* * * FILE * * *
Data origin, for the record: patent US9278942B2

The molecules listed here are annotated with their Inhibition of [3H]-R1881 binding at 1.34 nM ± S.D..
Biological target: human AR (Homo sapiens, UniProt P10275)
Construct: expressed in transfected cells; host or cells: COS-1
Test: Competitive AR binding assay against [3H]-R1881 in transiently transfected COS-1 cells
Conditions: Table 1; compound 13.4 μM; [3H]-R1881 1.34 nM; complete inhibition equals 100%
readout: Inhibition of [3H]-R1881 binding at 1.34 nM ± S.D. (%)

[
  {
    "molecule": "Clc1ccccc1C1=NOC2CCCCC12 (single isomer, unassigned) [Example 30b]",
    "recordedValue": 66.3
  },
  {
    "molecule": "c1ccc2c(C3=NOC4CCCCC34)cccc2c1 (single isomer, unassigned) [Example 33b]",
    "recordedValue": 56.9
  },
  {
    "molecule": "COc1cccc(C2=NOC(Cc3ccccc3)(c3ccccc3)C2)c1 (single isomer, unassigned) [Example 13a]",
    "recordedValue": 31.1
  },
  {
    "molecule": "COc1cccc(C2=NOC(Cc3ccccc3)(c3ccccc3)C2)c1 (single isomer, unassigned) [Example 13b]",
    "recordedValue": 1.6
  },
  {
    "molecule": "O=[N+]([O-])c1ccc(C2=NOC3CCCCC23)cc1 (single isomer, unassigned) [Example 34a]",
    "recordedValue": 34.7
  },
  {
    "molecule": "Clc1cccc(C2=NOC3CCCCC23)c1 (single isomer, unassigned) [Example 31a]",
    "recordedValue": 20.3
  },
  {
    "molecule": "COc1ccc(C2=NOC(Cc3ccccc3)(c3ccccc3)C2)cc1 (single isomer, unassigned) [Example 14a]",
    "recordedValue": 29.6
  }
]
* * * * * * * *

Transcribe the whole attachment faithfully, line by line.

Data origin, for the record: patent US9278942B2

The molecules listed here are annotated with their Inhibition of [3H]-R1881 binding at 1.34 nM ± S.D..
Biological target: human AR (Homo sapiens, UniProt P10275)
Construct: expressed in transfected cells; host or cells: COS-1
Test: Competitive AR binding assay against [3H]-R1881 in transiently transfected COS-1 cells
Conditions: Table 1; compound 13.4 μM; [3H]-R1881 1.34 nM; complete inhibition equals 100%
readout: Inhibition of [3H]-R1881 binding at 1.34 nM ± S.D. (%)

[
  {
    "molecule": "Clc1ccccc1C1=NOC2CCCCC12 (single isomer, unassigned) [Example 30b]",
    "recordedValue": 66.3
  },
  {
    "molecule": "c1ccc2c(C3=NOC4CCCCC34)cccc2c1 (single isomer, unassigned) [Example 33b]",
    "recordedValue": 56.9
  },
  {
    "molecule": "COc1cccc(C2=NOC(Cc3ccccc3)(c3ccccc3)C2)c1 (single isomer, unassigned) [Example 13a]",
    "recordedValue": 31.1
  },
  {
    "molecule": "COc1cccc(C2=NOC(Cc3ccccc3)(c3ccccc3)C2)c1 (single isomer, unassigned) [Example 13b]",
    "recordedValue": 1.6
  },
  {
    "molecule": "O=[N+]([O-])c1ccc(C2=NOC3CCCCC23)cc1 (single isomer, unassigned) [Example 34a]",
    "recordedValue": 34.7
  },
  {
    "molecule": "Clc1cccc(C2=NOC3CCCCC23)c1 (single isomer, unassigned) [Example 31a]",
    "recordedValue": 20.3
  },
  {
    "molecule": "COc1ccc(C2=NOC(Cc3ccccc3)(c3ccccc3)C2)cc1 (single isomer, unassigned) [Example 14a]",
    "recordedValue": 29.6
  }
]